9/11 and Ritual Re-Watching

Every year since 2006, on this day, MSNBC re-airs the Today Show broadcast from September 11, 2001. 

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This strikes me, every time, in part because that is exactly how I experienced it.  I was house-sitting for a friend that week, one of the perks of which was being able to do my laundry at her house and skip a morning at the public laundromat.

I was stuffing whites into the washer when Katie and Matt were on the phone with a woman in lower Manhattan as the second plane struck the tower.  I called my husband, at work in Chicago two hours away, who started watching television with his co-workers, coming home on a nearly deserted train much later in the day.  I folded the dark load and couldn’t take my eyes off the screen as Ron Insana appeared on set covered in ash.  Later in the day I was back at home, still watching, as WTC 7 collapsed in the background and hoards of people started running toward the camera.

I don’t know what to think about the fact that MSNBC re-airs the whole morning every year.  Is it necessary?  Helpful?  Educational?  Propaganda?  Is it ritual remembrance?  Is this now a part of practicing civil religion in the United States?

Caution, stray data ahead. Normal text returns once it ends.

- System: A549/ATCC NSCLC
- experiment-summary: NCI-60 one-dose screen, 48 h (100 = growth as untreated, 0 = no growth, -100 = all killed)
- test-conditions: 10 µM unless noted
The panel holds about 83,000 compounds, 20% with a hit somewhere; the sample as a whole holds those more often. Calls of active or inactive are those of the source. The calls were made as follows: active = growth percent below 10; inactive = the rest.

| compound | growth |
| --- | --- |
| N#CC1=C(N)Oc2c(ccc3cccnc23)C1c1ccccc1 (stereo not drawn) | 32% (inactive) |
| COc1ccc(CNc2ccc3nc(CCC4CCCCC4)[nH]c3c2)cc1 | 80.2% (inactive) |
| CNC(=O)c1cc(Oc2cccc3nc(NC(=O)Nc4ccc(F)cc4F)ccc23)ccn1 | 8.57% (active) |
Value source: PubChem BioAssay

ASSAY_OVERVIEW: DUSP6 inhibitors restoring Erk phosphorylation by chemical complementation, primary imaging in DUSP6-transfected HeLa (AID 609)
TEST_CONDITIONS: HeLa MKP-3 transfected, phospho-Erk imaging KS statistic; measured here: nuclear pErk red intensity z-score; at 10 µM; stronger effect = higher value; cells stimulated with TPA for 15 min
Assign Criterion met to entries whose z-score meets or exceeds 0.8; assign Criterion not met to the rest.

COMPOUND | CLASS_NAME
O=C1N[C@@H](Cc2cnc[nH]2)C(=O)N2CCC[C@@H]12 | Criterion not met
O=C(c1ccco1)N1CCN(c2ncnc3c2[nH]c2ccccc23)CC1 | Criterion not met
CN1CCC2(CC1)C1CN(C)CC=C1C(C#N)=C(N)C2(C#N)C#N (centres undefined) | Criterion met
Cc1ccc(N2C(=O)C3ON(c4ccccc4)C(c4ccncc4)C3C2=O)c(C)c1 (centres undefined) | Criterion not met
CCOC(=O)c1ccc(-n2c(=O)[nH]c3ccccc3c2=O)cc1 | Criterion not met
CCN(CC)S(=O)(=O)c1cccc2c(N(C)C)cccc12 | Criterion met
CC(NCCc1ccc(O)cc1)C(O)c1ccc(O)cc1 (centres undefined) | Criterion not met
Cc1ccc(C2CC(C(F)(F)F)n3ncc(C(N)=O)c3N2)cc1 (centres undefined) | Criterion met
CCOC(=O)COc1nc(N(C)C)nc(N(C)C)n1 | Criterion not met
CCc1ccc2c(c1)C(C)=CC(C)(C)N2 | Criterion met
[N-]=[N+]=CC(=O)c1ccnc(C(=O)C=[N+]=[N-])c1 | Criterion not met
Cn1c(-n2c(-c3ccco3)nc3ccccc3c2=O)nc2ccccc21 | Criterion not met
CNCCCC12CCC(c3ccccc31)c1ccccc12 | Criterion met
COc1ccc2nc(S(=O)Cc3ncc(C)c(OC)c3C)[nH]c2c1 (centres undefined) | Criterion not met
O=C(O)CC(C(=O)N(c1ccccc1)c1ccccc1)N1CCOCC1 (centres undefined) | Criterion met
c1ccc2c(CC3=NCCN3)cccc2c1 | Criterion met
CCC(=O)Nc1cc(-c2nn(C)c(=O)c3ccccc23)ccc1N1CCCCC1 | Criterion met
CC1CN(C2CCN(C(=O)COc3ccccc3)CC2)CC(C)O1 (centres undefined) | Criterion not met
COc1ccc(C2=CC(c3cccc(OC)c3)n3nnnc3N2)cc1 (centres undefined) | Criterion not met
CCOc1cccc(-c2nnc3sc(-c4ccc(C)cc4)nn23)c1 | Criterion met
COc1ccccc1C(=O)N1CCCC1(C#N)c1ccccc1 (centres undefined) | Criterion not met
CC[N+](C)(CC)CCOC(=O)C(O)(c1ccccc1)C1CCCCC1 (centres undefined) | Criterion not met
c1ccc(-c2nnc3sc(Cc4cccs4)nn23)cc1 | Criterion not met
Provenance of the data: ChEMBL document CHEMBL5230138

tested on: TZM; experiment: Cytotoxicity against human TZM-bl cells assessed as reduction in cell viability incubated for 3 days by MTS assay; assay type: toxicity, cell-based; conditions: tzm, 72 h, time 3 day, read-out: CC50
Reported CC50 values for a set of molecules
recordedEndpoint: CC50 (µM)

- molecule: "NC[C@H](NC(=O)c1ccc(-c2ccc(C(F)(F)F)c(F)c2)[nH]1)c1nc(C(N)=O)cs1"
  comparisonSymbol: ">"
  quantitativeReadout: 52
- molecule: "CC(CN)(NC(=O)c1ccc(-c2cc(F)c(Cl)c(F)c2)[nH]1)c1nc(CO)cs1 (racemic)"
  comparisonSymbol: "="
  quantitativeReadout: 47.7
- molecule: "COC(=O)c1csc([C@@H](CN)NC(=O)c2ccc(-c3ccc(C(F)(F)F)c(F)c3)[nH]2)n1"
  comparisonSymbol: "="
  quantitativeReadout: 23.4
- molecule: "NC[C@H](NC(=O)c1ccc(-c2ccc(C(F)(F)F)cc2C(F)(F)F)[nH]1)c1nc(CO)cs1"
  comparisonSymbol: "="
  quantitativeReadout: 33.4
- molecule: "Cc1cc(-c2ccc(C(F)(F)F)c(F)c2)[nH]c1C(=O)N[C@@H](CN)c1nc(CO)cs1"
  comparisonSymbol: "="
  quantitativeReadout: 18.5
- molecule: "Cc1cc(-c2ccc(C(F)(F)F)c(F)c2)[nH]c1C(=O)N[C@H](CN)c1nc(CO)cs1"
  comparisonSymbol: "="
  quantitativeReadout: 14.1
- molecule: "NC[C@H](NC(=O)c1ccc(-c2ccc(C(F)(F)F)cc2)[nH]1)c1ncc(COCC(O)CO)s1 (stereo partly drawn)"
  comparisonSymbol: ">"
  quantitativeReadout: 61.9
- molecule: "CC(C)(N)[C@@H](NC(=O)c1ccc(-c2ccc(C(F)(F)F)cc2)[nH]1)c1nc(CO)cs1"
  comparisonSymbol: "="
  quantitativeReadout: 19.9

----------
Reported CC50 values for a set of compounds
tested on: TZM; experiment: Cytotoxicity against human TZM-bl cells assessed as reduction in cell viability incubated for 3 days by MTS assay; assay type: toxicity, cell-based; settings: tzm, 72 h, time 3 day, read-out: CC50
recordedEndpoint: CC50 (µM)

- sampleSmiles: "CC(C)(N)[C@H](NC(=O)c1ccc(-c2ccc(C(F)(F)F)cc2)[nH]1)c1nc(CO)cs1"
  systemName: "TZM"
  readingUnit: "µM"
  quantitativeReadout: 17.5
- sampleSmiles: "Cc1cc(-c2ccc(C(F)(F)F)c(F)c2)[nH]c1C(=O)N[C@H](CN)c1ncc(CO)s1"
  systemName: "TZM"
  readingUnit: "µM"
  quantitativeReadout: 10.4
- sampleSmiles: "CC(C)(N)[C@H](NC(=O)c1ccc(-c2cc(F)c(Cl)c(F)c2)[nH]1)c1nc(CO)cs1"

I know that for some people it is disturbing to see the images again, to see the plane hit the tower again, to hear the confusion as Matt Lauer tries to determine if the tower actually fell or if a piece of it just peeled away.

Dan Abrams writes about the decision at NBC to re-air it beginning in 2006 here.  Among other things, he says:

Some have called it gruesome or ghoulish, even referring to it as “death porn“. Maybe so, but it also really happened. New York City is spending well over a half billion dollars to create a memorial to ensure we never forget that day. What better way to assure that happens, than by watching the event, as it happened for most, on television?  It’s powerful and disturbing because it’s so real. Simply put, there is no way to sanitize that day, and to do so would be a disservice.

I don’t know.

What do you think? 

 

About Caryn Riswold

Caryn D. Riswold is a feminist theologian in the Lutheran tradition. She is Professor of Religion and Chair of Gender and Women’s Studies at Illinois College in Jacksonville, Illinois, where she has worked for over a decade teaching undergraduates to think critically and creatively about religion. She earned her Ph.D. and Th.M. from the Lutheran School of Theology at Chicago, holds a master’s degree from the Claremont School of Theology, and received her B.A. from Augustana College in her childhood hometown of Sioux Falls, South Dakota.

  • Florence V Davis

    I know it’s real, and we do need to remember. But not just remember the attack and the horror of that day. We should also remember that other countries were also grieving for us, including countries all around the world –even in parts of the Middle East. Yes there was some rejoicing in the streets which the media picked up and magnified. But why were the people rejoicing? What had America done that might spur such a reaction? And I thought at the time, and still wonder, what if we had reacted as a truly Christian nation, called on God to help us forgive and to receive forgiveness, and had not immediately responded to violence with violence. How might the last 11 years have been different?


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